Website Editor’s Preface
Thanks and acknowledgement
The text of ‘The Maypole and Southall Green′ is reproduced here by the kind permission of Mr. Arthur Meads, whose generous consent for the use of his father’s work has been of incalculable value in furthering Southall-history’s ambition to promote a more widespread awareness and appreciation of Southall’s historic past.
‘The Maypole and Southall Green’ is the second work in a trilogy of historical narratives and reminiscences by Mr. Richard James Meads; a Southall resident since the very beginning of the 20th century. This volume builds upon his first work; ‘Growing-up With Southall From 1904’ and provides a unique documentary of the growth and development of Southall and, importantly, provides unique insights into the original reasons and motivations behind these developments. Mr. Meads’ other volumes are; Growing-up With Southall From 1904 and Southall 830 – 1982 respectively.
‘The Maypole and Southall Green′ is the sole copyright of Mr. Richard James Meads, all rights reserved to Mr. Arthur Meads.
Notes on this publication of Growing-up With Southall from 1904
Although this Editor’s original intention was to display a facsimile copy of ‘The Maypole and Southall Green’ within this website, this eventually proved to be unachievable. Richard Meads’ original typewritten M.S., although able to be exactly reproduced by typesetters in print format, could not be so reproduced within an HTML environment.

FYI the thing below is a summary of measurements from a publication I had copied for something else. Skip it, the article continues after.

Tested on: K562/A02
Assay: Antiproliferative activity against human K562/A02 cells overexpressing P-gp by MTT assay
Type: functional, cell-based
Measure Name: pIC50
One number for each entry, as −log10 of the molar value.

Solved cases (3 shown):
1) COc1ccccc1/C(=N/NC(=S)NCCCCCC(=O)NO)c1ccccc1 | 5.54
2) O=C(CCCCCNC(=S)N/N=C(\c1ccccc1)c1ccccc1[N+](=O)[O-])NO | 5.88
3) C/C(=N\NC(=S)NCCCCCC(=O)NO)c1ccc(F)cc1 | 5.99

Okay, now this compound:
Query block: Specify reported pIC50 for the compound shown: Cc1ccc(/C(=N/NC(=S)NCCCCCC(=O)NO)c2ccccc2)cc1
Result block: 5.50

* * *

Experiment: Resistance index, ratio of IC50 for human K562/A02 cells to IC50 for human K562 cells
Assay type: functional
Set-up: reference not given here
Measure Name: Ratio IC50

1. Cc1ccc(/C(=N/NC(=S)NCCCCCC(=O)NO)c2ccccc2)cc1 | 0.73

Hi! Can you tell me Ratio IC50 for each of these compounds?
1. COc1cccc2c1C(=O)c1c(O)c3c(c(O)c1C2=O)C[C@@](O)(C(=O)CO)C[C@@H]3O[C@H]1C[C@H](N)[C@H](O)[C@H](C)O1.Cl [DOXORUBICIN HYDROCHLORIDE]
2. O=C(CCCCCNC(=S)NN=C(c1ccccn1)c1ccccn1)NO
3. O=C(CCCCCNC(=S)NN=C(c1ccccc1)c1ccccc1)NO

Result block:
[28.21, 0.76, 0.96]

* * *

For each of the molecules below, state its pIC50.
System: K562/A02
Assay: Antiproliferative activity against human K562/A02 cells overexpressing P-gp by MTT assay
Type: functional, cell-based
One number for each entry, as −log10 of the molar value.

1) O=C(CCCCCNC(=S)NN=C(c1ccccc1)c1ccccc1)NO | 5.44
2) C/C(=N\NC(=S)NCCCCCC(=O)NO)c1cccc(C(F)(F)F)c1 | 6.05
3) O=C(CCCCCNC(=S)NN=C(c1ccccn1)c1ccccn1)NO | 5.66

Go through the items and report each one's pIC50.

A further departure from the printed original relates to page correspondences. Although printed works are easily able to carry mid sentence or mid paragraph page endings, this is not so convenient within a distinct ‘tabbed page’ environment, as unlike within the printed version, readers are unable to quickly glance across to the next page or overleaf to regain their thread. All pages within this web copy, therefore, end only on complete paragraph endings; correspondingly, the page numbering system found within the printed original has been dispensed with, as page content would have no direct correspondence between equivalent page numbers.
All that remains is to wish the reader every enjoyment of this second volume of Richard Meads’ wide-ranging triumvirate of works on Southall’s long and fascinating history.